There has also been some recent attempts to apply blood types, enzymes, serum proteins, and histocompatibility antigens to the study of Ethiopian and other Jewish minorities. Sometimes, these studies jump from biology to history to argue that the Beta Israel were converts to Judaism and that western Jews alone share the DNA of the ancient Israelites.
Over two thousand years ago, the Jews were an ethnic group—but even then not a perfect one. Since then, Jews have intermingled with many nations and absorbed many proselytes. I have no difficulty believing that Jews throughout the world today have a good deal of the ancient Jewish genes in their blood. However, belief in the existence of a clear-cut continuity in Jewish racial type or ethnic purity is not what Judaism is about. It is the centrality of concern for the Torah revealed on Mount Sinai and the great values of our heritage that bind us together as Jews.
The ancient Israelites were not a racial unit but a sacral association, called an amphictyony by some scholars. They were a people bound together by a common language, and common territory, similar historical experience, and common consciousness. The Ark of the Covenant was the main sacred cult object and formed the center of worship. They had a primary unit of social and territorial organization, a military tribal kinship structure, socioeconomic clan or endogamous kinship division, and extended family that was then patrilineal. In other words, the father had to be an Israelite, contrary to the more recent halachic ruling—now the subject of so much controversy—that defining a Jew as the child of a Jewish mother.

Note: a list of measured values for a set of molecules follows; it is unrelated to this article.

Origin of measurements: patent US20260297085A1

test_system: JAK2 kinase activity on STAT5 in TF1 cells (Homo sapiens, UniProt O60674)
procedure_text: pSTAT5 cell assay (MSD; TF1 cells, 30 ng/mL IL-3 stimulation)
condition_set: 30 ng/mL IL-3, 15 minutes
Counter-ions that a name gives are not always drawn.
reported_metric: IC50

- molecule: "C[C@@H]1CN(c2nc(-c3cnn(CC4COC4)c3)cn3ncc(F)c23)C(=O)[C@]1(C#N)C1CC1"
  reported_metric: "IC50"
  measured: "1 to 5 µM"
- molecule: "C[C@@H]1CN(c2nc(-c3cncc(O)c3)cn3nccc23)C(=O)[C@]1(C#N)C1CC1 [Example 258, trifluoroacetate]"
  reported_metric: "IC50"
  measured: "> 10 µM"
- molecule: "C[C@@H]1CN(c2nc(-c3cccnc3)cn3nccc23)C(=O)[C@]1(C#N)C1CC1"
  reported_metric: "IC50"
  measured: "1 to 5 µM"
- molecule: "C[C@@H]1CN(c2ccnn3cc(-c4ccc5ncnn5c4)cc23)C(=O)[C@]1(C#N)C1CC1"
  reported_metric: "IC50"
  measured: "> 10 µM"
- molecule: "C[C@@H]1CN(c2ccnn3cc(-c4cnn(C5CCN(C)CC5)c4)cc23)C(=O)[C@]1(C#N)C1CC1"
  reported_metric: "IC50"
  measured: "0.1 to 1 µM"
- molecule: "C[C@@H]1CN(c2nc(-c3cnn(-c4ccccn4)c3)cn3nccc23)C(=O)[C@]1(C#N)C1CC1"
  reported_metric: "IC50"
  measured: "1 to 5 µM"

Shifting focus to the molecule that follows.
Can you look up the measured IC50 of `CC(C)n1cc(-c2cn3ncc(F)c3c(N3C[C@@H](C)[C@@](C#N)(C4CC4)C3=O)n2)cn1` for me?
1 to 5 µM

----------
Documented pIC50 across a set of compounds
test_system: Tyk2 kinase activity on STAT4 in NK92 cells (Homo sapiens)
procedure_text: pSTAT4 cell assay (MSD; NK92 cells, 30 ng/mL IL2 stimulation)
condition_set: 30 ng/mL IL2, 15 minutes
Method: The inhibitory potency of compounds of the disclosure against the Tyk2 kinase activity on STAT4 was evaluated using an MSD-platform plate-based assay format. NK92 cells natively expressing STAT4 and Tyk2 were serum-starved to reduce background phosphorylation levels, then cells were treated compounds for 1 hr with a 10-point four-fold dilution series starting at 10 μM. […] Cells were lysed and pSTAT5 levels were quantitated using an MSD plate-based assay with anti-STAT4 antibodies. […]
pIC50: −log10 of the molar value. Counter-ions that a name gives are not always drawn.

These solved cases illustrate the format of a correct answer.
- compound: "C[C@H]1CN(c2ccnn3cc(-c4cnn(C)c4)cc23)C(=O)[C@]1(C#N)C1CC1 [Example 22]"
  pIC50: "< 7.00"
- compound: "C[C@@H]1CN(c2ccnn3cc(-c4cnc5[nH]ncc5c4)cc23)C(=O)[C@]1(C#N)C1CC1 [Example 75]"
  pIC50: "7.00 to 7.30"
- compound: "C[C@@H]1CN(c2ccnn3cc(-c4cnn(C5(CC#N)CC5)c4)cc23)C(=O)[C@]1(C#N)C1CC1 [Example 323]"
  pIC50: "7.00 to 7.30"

The Yemenite Jews share with the Ethiopians a complexion that, even at the time the Talmud was compiled, was considered “typically Jewish.” Thus a certain Mishnah about leprosy declares: “The children of Israel . . .behold they are like askro’a [boxwood or ebony], neither black [like a Cushite] nor white [like a Germani], but of intermediate [color] . . . An intensely bright spot appears dull on a German, a dull spot bright on a Cushite” (Mishnah, Tohoroth, Negaim 2:1ff.). Does this halachic criterion mean that only Yemenites, some Persians, Beta Israel, B’nai Israel or other Jews of intermediate skin color are legitimate? Are converts to be administered the proper skin pigmentation by qualified chemists in accordance with the Talmudic description at their conversion to Judaism? Theories that use race either to denigrate or to glorify Jews are examples what my late friend, the paleontologist Steven J. Gould called “the mis-measure of man.”
Bio-ethnic or racial superiority was not in the prophetic Jewish tradition which considered Jewish choseness strictly from the point of view of the responsibility for taking the Torah. Throughout history, proselytes were not only welcome but praised, among others by Rambam, as more heroic and praiseworthy than born Jews for voluntarily accepting the yoke of the Torah. Many people (even kings among them such as Izates of Adiabene and possibly Dhu Nawwas of South Arabia) chose Judaism. Some of the great Rabbis are believed to have been converts—perhaps even the great Rabbi Meir.